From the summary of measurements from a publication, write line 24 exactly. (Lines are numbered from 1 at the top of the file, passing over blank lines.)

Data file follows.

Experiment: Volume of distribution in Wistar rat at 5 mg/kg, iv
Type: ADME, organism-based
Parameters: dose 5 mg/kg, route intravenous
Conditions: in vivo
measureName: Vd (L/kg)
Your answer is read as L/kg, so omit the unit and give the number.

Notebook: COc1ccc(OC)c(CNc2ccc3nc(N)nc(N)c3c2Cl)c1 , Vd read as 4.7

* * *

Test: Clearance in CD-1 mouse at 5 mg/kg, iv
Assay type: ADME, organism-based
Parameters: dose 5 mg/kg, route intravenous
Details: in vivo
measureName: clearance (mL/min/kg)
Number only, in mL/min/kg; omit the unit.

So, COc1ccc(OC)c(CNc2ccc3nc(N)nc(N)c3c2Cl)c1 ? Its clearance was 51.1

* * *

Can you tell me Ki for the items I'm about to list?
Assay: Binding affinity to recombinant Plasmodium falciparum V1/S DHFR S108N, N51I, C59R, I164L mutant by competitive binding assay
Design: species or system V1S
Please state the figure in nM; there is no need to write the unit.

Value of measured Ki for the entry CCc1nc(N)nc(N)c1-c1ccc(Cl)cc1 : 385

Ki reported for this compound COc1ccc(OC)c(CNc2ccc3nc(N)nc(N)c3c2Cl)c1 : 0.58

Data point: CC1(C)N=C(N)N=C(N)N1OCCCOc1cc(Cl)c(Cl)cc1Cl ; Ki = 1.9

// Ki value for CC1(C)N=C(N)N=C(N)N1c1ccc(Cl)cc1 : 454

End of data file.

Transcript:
// Ki value for CC1(C)N=C(N)N=C(N)N1c1ccc(Cl)cc1 : 454